This browser is supported only in Windows 10 and above.

The Last Festival: The 2005 Tribeca Film Festival

Local real estate brokers may argue with you, but it’s a pretty safe bet to say that by the spring of 2005, the downtown Manhattan area, TriBeCa especially, had mostly recovered from the economic and psychological devastation wrought by 9/11. So then, what is one to do with the Tribeca Film Festival? Conjured up by Robert De Niro, with the largesse of American Express behind him, to resuscitate his beloved neighborhood, the festival is now entering into its fourth year and starting to undergo a kind of identity crisis. No longer necessary as an artistic bandage for a wrecked neighborhood – though the pit of Ground Zero still provides an eerie frisson of nightmarish memory when you glance at it through the windows of the multiplex where most of the films are screened – Tribeca now seems to want to be a buyer’s market, like Sundance and Cannes, where daring, small films are screened to enraptured audiences while the studio suits fight over distribution rights.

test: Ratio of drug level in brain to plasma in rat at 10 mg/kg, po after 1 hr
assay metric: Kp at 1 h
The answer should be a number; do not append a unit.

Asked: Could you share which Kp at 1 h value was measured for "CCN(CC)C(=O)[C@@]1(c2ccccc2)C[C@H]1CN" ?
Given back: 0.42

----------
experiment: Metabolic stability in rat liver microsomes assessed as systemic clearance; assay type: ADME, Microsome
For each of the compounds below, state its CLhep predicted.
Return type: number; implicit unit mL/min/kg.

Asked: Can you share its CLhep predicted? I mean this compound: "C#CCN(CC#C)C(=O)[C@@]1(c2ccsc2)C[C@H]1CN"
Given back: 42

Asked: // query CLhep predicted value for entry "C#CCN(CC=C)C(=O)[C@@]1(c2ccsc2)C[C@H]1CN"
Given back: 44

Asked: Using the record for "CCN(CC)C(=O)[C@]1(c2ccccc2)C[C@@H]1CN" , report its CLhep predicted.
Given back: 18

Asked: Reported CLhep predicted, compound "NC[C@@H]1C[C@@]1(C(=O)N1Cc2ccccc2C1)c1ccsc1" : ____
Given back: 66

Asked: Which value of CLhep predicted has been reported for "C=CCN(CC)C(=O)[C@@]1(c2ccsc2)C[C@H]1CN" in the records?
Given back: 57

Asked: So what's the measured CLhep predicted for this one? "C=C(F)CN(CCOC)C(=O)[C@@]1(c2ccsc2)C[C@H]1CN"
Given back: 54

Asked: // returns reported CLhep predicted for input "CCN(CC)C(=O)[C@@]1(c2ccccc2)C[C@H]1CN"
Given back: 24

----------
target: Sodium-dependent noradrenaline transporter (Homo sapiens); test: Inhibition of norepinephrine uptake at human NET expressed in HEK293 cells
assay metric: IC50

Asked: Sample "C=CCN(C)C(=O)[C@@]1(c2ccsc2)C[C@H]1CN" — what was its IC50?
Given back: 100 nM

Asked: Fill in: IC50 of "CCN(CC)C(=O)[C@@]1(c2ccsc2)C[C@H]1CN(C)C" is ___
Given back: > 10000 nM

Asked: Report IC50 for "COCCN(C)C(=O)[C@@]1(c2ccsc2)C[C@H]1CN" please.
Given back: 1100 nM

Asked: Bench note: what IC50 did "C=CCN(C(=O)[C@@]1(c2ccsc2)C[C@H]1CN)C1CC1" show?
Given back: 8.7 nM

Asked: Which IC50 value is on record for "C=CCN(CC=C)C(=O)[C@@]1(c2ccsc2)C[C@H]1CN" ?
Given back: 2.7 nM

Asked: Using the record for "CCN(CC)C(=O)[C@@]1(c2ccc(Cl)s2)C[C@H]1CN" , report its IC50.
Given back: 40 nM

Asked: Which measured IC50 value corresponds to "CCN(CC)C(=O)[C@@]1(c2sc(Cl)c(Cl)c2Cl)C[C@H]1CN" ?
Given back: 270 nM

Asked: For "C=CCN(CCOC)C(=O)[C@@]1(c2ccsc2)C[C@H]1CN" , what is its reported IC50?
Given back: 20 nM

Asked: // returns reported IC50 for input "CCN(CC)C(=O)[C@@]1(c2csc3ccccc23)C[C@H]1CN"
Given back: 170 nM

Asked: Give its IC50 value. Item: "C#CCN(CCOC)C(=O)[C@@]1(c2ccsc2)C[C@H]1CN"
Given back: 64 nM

Needless to say, that hasn’t quite happened yet, as most of the films which attracted the biggest audiences seemed to be those with name stars and studios already attached to them. So, without the attraction of celebrity glitz and glamour (and no, a chance spotting of Tiffani Thiessen in the press line doesn’t count), a lack of knockout premieres (those go to the smaller, infinitely more prestigious and precious New York Film Festival uptown), and not a lot of studio buzz, what is the purpose of the festival? For lack of anything else, Tribeca’s raison d’être appears to be simply packing in a couple hundred pretty good movies (mostly, but not entirely domestic, weighted towards New York-centric stories) over a week and a half – and there’s nothing at all wrong with that. The general-purpose film festival is nothing new, most every major city in the country has one, but until Tribeca came along, New York (which has a film or video festival for seemingly every micro-genre or ethnic group on the planet) didn’t have one. Now it does. It’s as simple as that.